On July 8, 2013, The New York Times published an article entitled “Disruptions: How Driverless Cars Could Reshape Cities.” Because I’m a blind attorney living in Augusta, Maine where public transportation is, in any realistic, commutable sense, a siren’s song, I desperately want one.
Cars that drive themselves mean that blind people will be independent in transportation and free from the indifference of public transit. It will also mean that, as soon as the general public realizes its potential, the driverless car will develop in the same manner that voice activation and audio output software developed for smart phones: What began as expensive, advanced adaptive technology to help the blind use computers will become an affordable and commonplace toy for the sighted.
In 2009, researchers were trying to make the far-fetched notion a reality even while stressing obstacles like the public acceptance of blind drivers. By 2010, the car was a prototype reality, and by March 2012, the “Google car” was being test-driven on main thoroughfares in California. By April 2012, Google reported it had “completed more than 200,000 miles of computer-led driving — only two crashes were reported, both with a human at the wheel, leading one insurer to call the driverless cars ‘shockingly’ safe and efficient.”
I’m not sure if the quoted insurer, Bellevue, is open for business in Maine but I want their phone number. When I buy my 2-door, dark blue Google car with gray leather interior I’ll be looking for some coverage.
Speaking of insurance, a recent story by Los Angeles’ ABC affiliate raises these related and important questions: Who’s responsible in the case of an accident? And, can a blind person drive?
There it is: “Can a blind person drive?” One person is quoted saying that California motorists are not “guinea pigs.” For their part, consumer groups are apparently also concerned about safety, and then there is that annoying reality that computer software doesn’t always work the way the manual says it will. And then, the icing on the cake, when the article asks, “What about children driving?” (I had to read that last line twice to make sure it was really there.)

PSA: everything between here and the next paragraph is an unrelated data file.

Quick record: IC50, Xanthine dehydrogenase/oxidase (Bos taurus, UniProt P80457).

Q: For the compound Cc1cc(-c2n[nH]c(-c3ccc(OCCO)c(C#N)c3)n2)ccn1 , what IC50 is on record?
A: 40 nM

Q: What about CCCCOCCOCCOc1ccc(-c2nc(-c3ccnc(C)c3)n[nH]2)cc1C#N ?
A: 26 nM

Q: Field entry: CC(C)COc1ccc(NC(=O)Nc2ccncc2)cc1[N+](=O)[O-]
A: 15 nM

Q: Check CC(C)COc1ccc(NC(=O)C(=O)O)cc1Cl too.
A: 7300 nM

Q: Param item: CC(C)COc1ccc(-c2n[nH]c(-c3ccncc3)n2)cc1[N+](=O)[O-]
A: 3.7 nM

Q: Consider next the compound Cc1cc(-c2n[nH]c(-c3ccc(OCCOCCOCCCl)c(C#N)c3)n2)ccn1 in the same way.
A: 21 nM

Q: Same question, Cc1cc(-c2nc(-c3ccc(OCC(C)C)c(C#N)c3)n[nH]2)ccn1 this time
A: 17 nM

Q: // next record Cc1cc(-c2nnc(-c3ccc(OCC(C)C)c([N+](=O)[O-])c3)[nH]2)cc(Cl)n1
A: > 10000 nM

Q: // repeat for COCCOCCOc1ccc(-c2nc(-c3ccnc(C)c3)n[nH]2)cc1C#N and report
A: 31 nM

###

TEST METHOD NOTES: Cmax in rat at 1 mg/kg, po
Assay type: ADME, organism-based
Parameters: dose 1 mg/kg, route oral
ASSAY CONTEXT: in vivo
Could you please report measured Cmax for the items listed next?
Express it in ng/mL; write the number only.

And just like that the focus shifts away from a car intended to help blind people to all the potential pitfalls. Are you scared yet? Remember that insurer saying that driverless cars are “shockingly safe”?
I will concede there are some practical problems. For example, the cars have trouble staying between the lines on snow-covered ground or in bad weather, definitely a concern here in Maine. They also seem to have trouble identifying street signs and pedestrians.
Still, the fully autonomous Google car has logged more than 435,000 test miles. And soon, more than seven states will permit test driving of driverless cars on their roads.
I want to remain positive. But if I’m being honest with myself, I cannot imagine any state DMV permitting blind people behind the wheel of driverless cars anytime soon. Regulatory loopholes — like requiring blind motorists to have a valid driver’s license “in the event that the car’s automation fails” — are likely to keep cropping up and keep me from realizing my dream.
But I still want one. I despise having to rely upon public transportation. I’d like to tell lawmakers to either put this technology on the road in a realistic sense or fund public transit so that I don’t need a Google car in the first place.
But until attitudes change, I’m back where I started. All is not lost, of course, the technology has come a long way in the past four years or so and will only continue to improve. The will to make driverless cars a reality is here to stay. So for all the naysayers, blind or not, soon enough you will have to adjust your thinking. Whether it’s now or when you see one of “us” next to you on your way to work on I-95 someday is up to you.
Or perhaps my Google car will be jet black with heavily tinted windows. I’ll let ‘em wonder who’s inside.